The requirements with which building work should comply are contained in Schedule 1 to the Building Regulations and are grouped under the fourteen ‘parts’ below:
Part A – Structure
Part B – Fire safety
Part C – Site preparation and resistance to moisture
Part D – Toxic substances
Part E – Resistance to the passage of sound
Part F – Ventilation
Part G – Hygiene
Part H – Drainage and waste disposal
Part J – Combustion appliances and fuel storage systems
Part K – Protection from falling, collision and impact
Part L – Conservation of fuel and power
Part M – Access to and use of buildings
Part N – Glazing – safety in relation to impact, opening and cleaning
Part P – Electrical safety
They set out the broad objectives or functions which the individual aspects of the building design and construction should set out to achieve. They are therefore often referred to as ‘functional requirements’ and are expressed in terms of what is ‘reasonable’, ‘adequate’, or ‘appropriate’. Not all the functional requirements may apply to your building work, but all those which do apply should be complied with as part of the overall process of complying with the Building Regulations.
Government publishes guidance on ways of meeting these requirements in what are known as Approved Documents. The guidance in these documents does not have to be followed if you wish to satisfy the requirements in some other way, but it will be taken into account when your building control service is considering whether your plans of proposed work, or work in progress, are to be approved or not.
The following link will let you enter details of where you live and then take you to your local authority website where you can find out more.
How do I get building regulations approval and planning consent?
Following our initial survey, we will inform you of the planning relevant to your property. Once an order has been placed Building Regulations approval and planning, if required, will be dealt with by Attic Designs. We will deal with all correspondence to the council.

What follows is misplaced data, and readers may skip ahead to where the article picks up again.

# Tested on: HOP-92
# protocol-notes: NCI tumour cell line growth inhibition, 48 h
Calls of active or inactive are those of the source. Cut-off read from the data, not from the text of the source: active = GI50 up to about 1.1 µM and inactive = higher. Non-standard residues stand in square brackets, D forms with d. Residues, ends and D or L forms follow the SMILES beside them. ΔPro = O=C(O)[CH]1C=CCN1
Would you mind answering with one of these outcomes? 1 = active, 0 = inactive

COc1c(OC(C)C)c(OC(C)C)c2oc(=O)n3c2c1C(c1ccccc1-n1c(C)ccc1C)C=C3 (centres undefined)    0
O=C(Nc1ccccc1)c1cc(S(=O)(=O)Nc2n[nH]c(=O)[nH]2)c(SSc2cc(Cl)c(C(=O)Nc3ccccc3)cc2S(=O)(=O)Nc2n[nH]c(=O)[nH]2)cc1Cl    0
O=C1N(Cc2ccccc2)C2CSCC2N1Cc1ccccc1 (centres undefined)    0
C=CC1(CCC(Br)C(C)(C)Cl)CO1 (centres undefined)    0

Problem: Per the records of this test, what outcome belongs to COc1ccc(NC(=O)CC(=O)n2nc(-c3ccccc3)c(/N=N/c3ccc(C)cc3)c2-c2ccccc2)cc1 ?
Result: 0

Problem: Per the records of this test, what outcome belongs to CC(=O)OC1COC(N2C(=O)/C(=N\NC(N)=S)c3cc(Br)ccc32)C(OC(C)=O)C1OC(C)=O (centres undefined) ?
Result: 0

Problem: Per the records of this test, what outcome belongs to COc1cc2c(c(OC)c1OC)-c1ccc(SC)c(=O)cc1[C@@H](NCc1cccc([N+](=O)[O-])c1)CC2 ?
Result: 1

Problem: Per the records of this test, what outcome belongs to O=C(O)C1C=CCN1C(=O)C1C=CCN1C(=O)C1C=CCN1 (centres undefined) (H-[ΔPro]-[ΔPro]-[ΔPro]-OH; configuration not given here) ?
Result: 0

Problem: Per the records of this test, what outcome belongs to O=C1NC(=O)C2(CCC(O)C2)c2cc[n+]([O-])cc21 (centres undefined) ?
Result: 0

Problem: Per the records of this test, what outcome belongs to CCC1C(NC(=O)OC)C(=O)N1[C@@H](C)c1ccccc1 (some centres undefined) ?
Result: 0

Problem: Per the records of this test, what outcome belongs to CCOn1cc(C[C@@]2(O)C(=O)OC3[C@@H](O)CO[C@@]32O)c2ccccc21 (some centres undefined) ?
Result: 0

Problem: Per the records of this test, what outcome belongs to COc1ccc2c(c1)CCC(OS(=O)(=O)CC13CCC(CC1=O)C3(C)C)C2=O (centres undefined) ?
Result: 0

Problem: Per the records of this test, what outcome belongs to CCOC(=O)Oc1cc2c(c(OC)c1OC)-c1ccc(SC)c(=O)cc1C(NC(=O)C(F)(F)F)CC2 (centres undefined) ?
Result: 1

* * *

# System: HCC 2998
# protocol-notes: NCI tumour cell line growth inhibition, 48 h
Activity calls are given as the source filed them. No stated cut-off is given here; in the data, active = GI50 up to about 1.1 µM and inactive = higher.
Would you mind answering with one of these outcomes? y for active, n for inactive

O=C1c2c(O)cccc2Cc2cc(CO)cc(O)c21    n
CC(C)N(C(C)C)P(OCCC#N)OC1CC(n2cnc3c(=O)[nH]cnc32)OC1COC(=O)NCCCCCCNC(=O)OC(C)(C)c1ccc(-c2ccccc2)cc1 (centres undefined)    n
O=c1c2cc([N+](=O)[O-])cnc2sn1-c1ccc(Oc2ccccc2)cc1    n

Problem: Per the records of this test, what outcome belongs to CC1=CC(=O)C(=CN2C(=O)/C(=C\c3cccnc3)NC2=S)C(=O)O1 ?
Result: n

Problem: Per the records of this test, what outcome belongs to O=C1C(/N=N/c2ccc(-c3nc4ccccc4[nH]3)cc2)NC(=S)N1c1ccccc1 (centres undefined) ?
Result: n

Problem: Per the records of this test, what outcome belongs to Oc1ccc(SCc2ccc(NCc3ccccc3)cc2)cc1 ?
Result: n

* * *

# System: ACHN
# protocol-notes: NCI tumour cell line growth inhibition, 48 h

What do I need to do?
In short – nothing. Everything will be dealt with on your behalf by Attic Designs.
Do I need to organise other trades like plumbers and electricians?
Attic Designs employ all trades to take your conversion from initial design through to completion.
How long does a conversion take?
Obviously it depends on the type of conversion required, but as a guide 3 to 4 weeks would see the conversion completed.
Will there be much disruption?
Attic Designs access the loft via the scaffolding on the outside of the property and builds the conversion to a near finished stage. At this point our workmen install the new staircase and the loft is plastered and the final details added. Generally 2 to 3 weeks access via the scaffolding and the last week we will need to access the conversion via the existing stairs / hallway.
Can I view any lofts completed?
We offer an extensive list of show houses to view to confirm our professional build quality.
How much will it cost?
Unfortunately there is no easy answer to this question, because will design each loft to your specified requirements. A survey needs to be carried out to determine all the relevant factors.
What areas do you cover?
Most areas are covered, but Exeter, East Devon, Mid Devon, Teignbridge and parts of Somerset are the areas we tend to specialise in.
Will you sub-contract the work out to people outside of you organization?
No, all our carpenters are full time employees of attic designs. Only specialist skills such as electrical work is carried out by fully insured firms that meet our requirements.
Are the modern properties with truss roofs looks like a big W of timber) able to be converted?
Generally speaking as long as there is sufficient height then a conversion is possible.
Part N – Glazing – safety in relation to impact, opening and cleaning